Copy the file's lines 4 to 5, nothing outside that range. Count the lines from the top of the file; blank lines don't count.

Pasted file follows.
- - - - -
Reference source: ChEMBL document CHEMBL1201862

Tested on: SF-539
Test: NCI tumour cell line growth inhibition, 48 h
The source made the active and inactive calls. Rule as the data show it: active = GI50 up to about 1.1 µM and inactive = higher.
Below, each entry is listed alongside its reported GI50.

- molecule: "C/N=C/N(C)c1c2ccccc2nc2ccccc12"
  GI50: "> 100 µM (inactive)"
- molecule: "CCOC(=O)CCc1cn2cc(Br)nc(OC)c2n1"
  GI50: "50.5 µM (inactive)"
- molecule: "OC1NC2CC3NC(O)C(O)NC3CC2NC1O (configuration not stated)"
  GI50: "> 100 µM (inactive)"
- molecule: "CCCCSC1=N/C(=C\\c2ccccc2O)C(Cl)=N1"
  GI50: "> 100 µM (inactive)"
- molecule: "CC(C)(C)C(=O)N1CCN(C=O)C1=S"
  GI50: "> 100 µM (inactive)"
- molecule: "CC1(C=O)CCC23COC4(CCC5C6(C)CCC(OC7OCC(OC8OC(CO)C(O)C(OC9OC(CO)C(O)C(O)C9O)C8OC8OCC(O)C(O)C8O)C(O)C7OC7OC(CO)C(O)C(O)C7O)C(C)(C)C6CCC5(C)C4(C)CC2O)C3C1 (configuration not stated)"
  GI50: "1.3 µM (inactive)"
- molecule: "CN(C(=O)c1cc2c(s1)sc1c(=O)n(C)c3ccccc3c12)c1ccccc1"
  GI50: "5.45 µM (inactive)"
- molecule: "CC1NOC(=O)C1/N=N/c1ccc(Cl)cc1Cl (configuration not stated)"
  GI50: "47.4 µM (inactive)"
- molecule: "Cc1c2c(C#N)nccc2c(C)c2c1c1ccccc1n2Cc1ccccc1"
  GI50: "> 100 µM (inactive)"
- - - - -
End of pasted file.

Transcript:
The source made the active and inactive calls. Rule as the data show it: active = GI50 up to about 1.1 µM and inactive = higher.
Below, each entry is listed alongside its reported GI50.